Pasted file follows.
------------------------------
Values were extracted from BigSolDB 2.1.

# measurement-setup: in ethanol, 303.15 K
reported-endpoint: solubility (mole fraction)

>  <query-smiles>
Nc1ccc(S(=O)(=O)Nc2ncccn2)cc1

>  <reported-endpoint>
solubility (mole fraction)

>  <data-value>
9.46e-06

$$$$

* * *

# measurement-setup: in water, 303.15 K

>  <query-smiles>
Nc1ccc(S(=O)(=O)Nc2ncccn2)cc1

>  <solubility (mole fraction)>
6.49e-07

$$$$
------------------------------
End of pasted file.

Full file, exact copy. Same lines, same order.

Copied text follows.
Values were extracted from BigSolDB 2.1.

# measurement-setup: in ethanol, 303.15 K
reported-endpoint: solubility (mole fraction)

>  <query-smiles>
Nc1ccc(S(=O)(=O)Nc2ncccn2)cc1

>  <reported-endpoint>
solubility (mole fraction)

>  <data-value>
9.46e-06

$$$$

* * *

# measurement-setup: in water, 303.15 K

>  <query-smiles>
Nc1ccc(S(=O)(=O)Nc2ncccn2)cc1

>  <solubility (mole fraction)>
6.49e-07

$$$$